Space Lesson Plans

From WikiEducator
Jump to: navigation, search

Lesson Plans here were developed over the years I have served as a JPL Solar System Ambassador and as a 5th grade teacher. Teachers can e-mail lessons in to Dr. Brown at to be posted here.

Powerpoint resource page

Suitable for students in grades 3 - 8.

Worksheet for Astrobiology

Sample: Voyager Return Mission Simulation

Lesson Plan for Implementing NETS•S—Template I

(More Directed Learning Activities) Template with guiding questions

Teacher(s) Name Don W. Brown, D.Ed. Position Teacher School/District Meadowview Elementary, Bethel Public Schools E-mail Phone 503-713-8791 Grade Level(s) K-5 Content Area Space Science Time line 10 40-minute sessions over two weeks, including time for assessment.

Standards (What do you want students to know and be able to do? What knowledge, skills, and strategies do you expect students to gain? Are there connections to other curriculum areas and subject area benchmarks? ) Content Standards ODE 4.1E.1 Identify properties, uses, and availability of Earth materials. ODE 4.3S.2 Summarize the results from a scientific investigation and use the results to respond to the question being tested. NETS*S Standards: 3d. process data and report results., 2d. contribute to project teams to produce original works or solve problems.

Overview (a short summary of the lesson or unit including assignment or expected or possible products) This lesson is a simulation based on the idea of a space probe that returns samples to Earth. As the probe nears Earth, a micrometeorite damages the memory core, but not the samples. Students use the JPL website to gather information about the planets and create an hypothesis regarding the origin of each of 6 samples. Students must come to a consensus and support each claim with data and reasoning.

Essential Questions (What essential question or learning are you addressing? What would students care or want to know about the topic? What are some questions to get students thinking about the topic or generate interest about the topic? What questions can you ask students to help them focus on important aspects of the topic? What background or prior knowledge will you expect students to bring to this topic and build on?) What would samples from each of the planets in our Solar System look like if brought to Earth? What are each of the planets made of?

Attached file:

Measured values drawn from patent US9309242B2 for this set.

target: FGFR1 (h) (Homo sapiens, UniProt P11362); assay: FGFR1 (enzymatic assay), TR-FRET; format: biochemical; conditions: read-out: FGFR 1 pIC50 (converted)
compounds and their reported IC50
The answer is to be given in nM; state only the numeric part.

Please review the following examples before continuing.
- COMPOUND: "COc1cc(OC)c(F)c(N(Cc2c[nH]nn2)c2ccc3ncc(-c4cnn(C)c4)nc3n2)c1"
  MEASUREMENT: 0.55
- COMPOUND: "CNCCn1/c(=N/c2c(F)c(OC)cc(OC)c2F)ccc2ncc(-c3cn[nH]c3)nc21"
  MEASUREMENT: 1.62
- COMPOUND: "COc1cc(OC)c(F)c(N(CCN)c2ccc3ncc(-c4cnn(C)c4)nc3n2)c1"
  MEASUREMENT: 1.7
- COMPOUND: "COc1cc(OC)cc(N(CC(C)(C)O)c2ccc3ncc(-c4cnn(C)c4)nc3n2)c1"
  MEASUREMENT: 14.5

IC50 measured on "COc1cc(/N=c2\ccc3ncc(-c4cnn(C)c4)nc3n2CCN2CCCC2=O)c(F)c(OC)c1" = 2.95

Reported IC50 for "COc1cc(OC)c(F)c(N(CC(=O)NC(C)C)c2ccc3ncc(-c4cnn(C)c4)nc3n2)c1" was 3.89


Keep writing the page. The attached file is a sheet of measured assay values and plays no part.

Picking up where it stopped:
Assessment (What will students do or produce to illustrate their learning? What can students do to generate new knowledge? How will you assess how students are progressing (formative assessment)? How will you assess what they produce or do? How will you differentiate products?) Are the correct elements for each planet identified? Is there substantial justification for the choice of each sample’s “home” planet? Are alternative possibilities discussed and refuted? Finally, what evidence do they bring that the group shared work, collaborated and came to consensus?

Resources (How does technology support student learning? What digital tools, and resources—online student tools, research sites, student handouts, tools, tutorials, templates, assessment rubrics, etc—help elucidate or explain the content or allow students to interact with the content? What previous technology skills should students have to complete this project?) The major resource is the JPL website:

Teacher must develop relevant rubrics with the students at the beginning of the course to set expectations for content, discussion, evidence of collaboration and alternative rival hypotheses. The students examine small plastic containers (GLAD makes these) filled with: 1)4 tablespoons of sharp sand and a small leaf fragment 2)4 tablespoons of sharp sand only 3)4 tablespoons of sharp sand and 1 tablespoon model railroad ballast (red) 5)1/2 tablespoon clear ammonia, labeled "toxic" 6) 4 tablespoons clear ammonia, labeled "toxic". Just for fun, you can also include one completely empty container to see what the students come up with!